Spanish-speaking support available to caregivers of Alzheimer’s patients

Published: June 14 2007

Category:In Focus

GAINESVILLE, Fla. — Jose Rodriguez often gets up at 2 a.m.
Sometimes, it’s because of his wife. She has Alzheimer’s disease and requires a lot of his attention.

Other times, he wakes up to the phone ringing.

That’s because Rodriguez serves as a shoulder to cry on, a listening ear and wise words of advice for caregivers all over Florida — caregivers who seek him out because he speaks their language.

Based out of Miami, he’s partnered with the University of Florida’s to provide no-cost telephone support groups for Spanish speakers all over the state who care for family members and loved ones living with Alzheimer’s disease or progressive dementia.

“I’m a very, very light sleeper,” he said, laughing.

Most of the time, however, Rodriguez talks with caregivers like himself during daylight hours, when his wife goes to adult day care for the afternoon.

In his weekly teleconferences, approximately 10 Floridians call a number and type in a password that connects them with each other to discuss their lives as caregivers on a weekly basis.

“We just share our worries; we talk about our problems. We just connect,” Rodriguez said. works to provide caregivers, especially those whose primary language is Spanish, a way to find help and instruction through Internet chat rooms, telephone support and education.

Rodriguez said gave him a resource to find helpful hints about caring for a loved one with Alzheimer’s or dementia. For example, he remembers struggling to give his wife, whom he has cared for since 1999, a bath. She frequently got soap on her face, causing her eyes to sting and making the rest of her bath very difficult. Through his support group, Rodriguez learned that using baby shampoo keeps her eyes from getting irritated.

“Each Alzheimer’s patient is a like a fingerprint because they are all different,” he said. “But some stuff? It’s the same. Like how to wash a person. Those little tricks nobody taught you? You can get those from talking to other people who have lived it.”

Resources for Spanish-speaking caregivers are a must, according to the Alzheimer’s Association, as by 2050, the association predicts there will be 1.3 million elderly Hispanic patients living with the disease. In addition, a 2004 study by the Alzheimer’s Association confirmed that Hispanics care for family members with Alzheimer’s and dementia for longer periods of time and at higher levels of impairment, placing a much larger burden on the caregiver themselves. tackles the problem by providing no-cost bilingual therapists, social workers and the insight of experienced caregivers, like Rodriguez, to help those who may be restricted by language and family responsibilities.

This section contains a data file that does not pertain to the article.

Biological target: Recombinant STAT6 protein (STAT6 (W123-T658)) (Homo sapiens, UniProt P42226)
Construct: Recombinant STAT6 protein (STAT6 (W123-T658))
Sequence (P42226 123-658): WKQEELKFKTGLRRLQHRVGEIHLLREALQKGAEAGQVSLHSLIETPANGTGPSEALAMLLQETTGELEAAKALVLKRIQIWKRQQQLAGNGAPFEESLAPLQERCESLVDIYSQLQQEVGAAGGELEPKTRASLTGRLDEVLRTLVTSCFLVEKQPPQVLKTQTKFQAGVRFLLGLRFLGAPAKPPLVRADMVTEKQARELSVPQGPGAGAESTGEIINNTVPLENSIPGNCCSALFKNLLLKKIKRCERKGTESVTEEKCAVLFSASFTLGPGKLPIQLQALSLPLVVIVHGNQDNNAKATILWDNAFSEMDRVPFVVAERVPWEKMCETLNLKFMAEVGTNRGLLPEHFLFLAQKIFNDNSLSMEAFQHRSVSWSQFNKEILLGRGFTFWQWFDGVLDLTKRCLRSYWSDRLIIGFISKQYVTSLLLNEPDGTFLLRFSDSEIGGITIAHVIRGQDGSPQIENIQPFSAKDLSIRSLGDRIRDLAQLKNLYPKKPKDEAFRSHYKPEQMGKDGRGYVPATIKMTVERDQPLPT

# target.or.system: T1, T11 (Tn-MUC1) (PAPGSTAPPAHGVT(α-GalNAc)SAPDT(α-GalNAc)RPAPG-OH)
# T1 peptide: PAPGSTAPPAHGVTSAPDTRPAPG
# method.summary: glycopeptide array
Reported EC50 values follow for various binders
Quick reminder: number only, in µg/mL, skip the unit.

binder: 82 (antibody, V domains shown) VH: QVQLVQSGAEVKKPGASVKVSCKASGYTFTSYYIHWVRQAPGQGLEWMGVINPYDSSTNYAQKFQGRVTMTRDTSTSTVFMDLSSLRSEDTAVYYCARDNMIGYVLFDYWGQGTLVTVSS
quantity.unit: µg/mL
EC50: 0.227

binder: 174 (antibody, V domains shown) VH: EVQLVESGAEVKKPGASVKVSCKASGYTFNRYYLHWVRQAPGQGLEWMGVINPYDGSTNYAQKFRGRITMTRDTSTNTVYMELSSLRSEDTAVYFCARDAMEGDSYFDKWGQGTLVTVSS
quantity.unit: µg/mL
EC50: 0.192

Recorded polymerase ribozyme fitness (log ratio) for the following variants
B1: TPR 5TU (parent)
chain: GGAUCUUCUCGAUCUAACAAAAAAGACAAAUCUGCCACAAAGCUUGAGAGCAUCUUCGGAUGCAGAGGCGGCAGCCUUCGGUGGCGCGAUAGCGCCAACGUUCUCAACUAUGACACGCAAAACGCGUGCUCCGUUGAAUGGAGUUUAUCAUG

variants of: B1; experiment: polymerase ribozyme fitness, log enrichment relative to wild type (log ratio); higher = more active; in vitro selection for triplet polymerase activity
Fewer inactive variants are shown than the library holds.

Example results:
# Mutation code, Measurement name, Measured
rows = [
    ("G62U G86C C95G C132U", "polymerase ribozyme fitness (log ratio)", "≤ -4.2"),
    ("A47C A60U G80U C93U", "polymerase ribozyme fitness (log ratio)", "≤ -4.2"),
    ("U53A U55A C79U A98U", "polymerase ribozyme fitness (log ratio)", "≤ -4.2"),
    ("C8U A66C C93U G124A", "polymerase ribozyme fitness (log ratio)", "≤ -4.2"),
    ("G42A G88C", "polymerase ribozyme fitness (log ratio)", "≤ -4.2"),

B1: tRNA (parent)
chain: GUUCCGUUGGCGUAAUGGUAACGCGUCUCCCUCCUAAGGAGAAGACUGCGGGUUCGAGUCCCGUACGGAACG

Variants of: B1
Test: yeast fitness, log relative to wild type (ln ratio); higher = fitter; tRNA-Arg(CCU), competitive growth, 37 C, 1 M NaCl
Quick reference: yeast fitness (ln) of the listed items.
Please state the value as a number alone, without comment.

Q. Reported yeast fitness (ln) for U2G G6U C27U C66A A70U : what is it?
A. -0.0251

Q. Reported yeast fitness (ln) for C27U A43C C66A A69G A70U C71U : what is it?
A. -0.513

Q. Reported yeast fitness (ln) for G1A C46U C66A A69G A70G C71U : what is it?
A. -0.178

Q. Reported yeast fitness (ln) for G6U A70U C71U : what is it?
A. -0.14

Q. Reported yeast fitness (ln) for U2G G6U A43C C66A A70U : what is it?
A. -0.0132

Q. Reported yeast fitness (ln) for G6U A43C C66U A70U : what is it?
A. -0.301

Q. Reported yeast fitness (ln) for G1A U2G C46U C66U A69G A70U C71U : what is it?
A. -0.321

“Faced with the reality of caring for someone with a memory problem, a family’s life changes forever,” said Jeffrey Loomis, coordinator of and associate director of the Center for Telehealth at the UF College of Public Health and Health Professions. “We want to provide information, education and support to primary caregivers, whether they speak Spanish or English. We don’t want language to be a barrier to finding the resources needed to be successful in caring for someone with a memory problem.”

Talking to other Spanish-speaking caregivers also can be very comforting, Rodriguez said. Most Hispanic caregivers are taking care of immediate family members. They are intense caregivers, Rodriguez said, because of the importance the Hispanic culture places on staying close to family. Rodriguez, who was born and raised in Cuba, said he recognizes this in himself.

“We don’t like to let go of our family members,” he said. “Once we’re together, we’re together. We’re attached.”

The support group also helps its members break away from traditional gender roles. Men, for example, often receive cooking advice, Rodriguez said.

“When my wife became diagnosed with Alzheimer’s, I had to start doing the cooking,” he said. “I didn’t know what I was doing. My first time in the kitchen, oh, it was a big problem. And the laundry, the washing machine. It was so confusing. I didn’t know which buttons to push or how to even to buy detergent.”

In turn, women get help figuring out the finances. Many of them have never balanced a checkbook, he said.

Sometimes, the group speaks with Spanish-speaking therapists or doctors who give them useful information. And sometimes, they just encourage each other to go to the gym, buy healthy groceries and “live happier,” so they can be around long enough to take care of their family members, Rodriguez said.

For more information, visit or call toll-free 866-260-2466.


Brittany Rajchel
Jill Pease,, 352-273-5816

Category:In Focus